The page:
Photograph shows Cllr Zahid Chauhan with Kelly Fitzgerald, Debra and Jacqui from Oakdene Care Home Published: Thursday, 27th January 2022

Paying Oldham's care workers the real Living Wage is a top priority for Oldham Council in our 2022/23 budget proposals.

Despite increasing budget pressures, Oldham Council has made special provision in next year's Budget to pay all workers the Real Living Wage - including care workers employed in care homes, home services and supported housing schemes.  

This means a real-world pay increase of 40p an hour, equating to an extra £16 per week or £768 annually in a care worker’s pocket.

The extra money will help thousands of people working in the borough’s care sector – 85% of whom are women - to live more comfortably, helping our local economy in the process.

Oldham Council Leader, Arooj Shah said:  "At the beginning of the pandemic we clapped for carers on our doorsteps - but now, almost two years later, they remain some of the most poorly paid people in our communities. It's therefore only right that we acknowledge their exceptional work and pay them appropriately for all they do in looking after our most vulnerable friends and family.

“Care workers spend their time looking after others, but they should be looked after too. By helping out financially in our coming Budget, we’re hopefully taking some of the pressure off them when it comes to their lives away from work.”

Councillor Zahid Chauhan OBE, Cabinet Member for Health and Social Care, added: "We've been trying for some time to find a way to pay our care workers throughout the supply chain the Real Living Wage and I'm proud that we're one of the very first councils in Greater Manchester to put it into action. Carers go above and beyond to improve the quality of life for many vulnerable Oldhamers and have been doing so since way before the Covid pandemic.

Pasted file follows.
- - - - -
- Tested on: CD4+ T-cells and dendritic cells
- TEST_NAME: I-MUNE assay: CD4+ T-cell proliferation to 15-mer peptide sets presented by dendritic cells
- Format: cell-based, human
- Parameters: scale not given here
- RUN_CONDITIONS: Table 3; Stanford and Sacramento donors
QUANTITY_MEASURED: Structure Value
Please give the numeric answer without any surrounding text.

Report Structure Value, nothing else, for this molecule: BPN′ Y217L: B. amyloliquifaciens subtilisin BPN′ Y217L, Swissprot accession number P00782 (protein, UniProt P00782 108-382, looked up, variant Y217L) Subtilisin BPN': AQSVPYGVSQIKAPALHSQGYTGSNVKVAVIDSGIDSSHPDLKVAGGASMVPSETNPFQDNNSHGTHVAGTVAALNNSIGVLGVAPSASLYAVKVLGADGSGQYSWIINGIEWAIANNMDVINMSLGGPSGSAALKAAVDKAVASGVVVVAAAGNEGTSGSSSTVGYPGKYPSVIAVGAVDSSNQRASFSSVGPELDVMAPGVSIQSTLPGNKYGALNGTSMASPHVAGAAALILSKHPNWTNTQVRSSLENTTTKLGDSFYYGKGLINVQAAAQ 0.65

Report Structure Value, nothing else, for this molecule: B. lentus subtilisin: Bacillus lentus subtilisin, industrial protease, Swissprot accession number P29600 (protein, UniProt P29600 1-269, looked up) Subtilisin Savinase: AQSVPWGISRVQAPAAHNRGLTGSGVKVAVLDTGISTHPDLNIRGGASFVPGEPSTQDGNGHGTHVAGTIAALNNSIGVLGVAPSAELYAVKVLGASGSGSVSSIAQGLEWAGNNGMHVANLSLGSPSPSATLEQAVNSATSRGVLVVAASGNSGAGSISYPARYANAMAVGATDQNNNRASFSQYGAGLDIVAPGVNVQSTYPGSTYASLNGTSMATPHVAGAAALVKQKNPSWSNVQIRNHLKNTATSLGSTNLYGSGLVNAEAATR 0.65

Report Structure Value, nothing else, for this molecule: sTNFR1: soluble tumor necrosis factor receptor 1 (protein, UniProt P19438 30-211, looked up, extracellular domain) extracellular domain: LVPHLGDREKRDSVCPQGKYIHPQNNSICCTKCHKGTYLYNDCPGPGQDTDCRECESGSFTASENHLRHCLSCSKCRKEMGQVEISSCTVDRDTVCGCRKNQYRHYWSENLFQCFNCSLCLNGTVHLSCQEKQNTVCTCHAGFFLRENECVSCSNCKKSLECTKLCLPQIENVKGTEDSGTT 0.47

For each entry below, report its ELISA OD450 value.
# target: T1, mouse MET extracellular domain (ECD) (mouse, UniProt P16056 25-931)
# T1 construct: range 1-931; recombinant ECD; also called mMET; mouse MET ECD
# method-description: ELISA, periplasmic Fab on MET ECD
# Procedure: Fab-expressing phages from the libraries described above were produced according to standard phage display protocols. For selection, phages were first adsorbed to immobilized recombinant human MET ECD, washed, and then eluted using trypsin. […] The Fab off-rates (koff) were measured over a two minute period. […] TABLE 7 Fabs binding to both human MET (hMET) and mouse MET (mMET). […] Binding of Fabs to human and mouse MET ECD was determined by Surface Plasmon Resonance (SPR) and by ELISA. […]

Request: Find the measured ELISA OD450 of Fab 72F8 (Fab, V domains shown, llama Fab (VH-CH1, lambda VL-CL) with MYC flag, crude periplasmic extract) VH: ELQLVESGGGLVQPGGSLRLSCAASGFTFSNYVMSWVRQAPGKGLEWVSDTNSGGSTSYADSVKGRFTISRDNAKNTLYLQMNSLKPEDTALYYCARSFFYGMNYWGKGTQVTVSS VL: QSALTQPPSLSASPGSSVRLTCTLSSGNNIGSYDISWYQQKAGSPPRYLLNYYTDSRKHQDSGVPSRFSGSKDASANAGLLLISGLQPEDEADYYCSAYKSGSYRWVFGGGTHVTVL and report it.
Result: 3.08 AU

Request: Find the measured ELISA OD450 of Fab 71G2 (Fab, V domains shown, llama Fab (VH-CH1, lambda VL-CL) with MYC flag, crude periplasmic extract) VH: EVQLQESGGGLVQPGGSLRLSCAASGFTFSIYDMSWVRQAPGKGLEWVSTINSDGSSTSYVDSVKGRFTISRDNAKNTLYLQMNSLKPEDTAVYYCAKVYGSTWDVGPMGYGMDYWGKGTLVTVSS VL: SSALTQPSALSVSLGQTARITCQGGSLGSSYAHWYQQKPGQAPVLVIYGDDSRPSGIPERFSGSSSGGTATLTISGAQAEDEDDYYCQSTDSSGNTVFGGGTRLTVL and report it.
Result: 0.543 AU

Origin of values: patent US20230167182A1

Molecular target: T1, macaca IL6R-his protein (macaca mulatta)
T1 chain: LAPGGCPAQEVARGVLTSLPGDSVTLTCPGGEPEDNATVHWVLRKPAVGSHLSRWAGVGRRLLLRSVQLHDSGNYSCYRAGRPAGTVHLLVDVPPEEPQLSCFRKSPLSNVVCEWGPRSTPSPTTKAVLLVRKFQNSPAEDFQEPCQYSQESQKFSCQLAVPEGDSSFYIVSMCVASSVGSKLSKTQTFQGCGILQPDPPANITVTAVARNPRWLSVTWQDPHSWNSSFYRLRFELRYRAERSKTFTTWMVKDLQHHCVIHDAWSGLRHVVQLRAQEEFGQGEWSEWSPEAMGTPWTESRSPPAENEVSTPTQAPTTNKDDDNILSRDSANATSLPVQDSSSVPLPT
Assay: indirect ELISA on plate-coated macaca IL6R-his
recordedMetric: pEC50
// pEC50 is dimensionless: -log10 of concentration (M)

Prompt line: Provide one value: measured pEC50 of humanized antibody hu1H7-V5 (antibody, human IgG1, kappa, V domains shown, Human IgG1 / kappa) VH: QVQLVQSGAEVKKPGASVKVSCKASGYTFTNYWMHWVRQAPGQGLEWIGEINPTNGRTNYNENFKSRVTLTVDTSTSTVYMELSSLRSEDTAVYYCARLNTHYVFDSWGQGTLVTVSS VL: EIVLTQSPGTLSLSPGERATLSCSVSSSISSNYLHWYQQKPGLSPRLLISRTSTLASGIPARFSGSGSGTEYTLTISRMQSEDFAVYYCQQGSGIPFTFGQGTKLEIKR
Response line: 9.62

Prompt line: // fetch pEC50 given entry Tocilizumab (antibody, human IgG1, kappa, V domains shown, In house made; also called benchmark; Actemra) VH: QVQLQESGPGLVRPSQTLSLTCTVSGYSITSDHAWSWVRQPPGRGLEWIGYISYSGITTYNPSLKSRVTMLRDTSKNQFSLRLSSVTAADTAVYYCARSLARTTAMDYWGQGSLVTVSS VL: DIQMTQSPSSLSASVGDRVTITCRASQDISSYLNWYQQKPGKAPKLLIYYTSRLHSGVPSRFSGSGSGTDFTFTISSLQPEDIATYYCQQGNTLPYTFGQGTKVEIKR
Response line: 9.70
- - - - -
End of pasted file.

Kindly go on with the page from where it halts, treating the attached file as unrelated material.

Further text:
"What we're demanding now is more resources from Central Government so that we can provide occupational sick pay, guaranteed working hours, and resources for career progression. People are realising that social care is an integral part of the health system and it needs to be funded as such."

 With this pay rise for hard-working carers, we'll be putting more money in the pockets of our lowest-paid workers, many of whom have been on the front line of the Coronavirus pandemic.

Jacqui Hewitt, a Carer working at Oakdene Care Home in Lees, said: “I'm happy we're getting recognition for the job that we do because we deal with all aspects of care, including end of life. 

"It's a really rewarding job, but it's a really difficult job too.”

Backing the proposal, UNISON Oldham Local Government branch secretary Tracy Delaney, added: “We welcome Oldham Council’s vital decision to uplift the wages of the lowest paid key workers within our borough.

"Care workers have worked on the frontline throughout the pandemic to look after the elderly and disabled in Oldham- they deserve a wage which allows them to provide for their own families. This is a big step in the right direction for Oldham.” 

To have your say on this year's budget proposals visit

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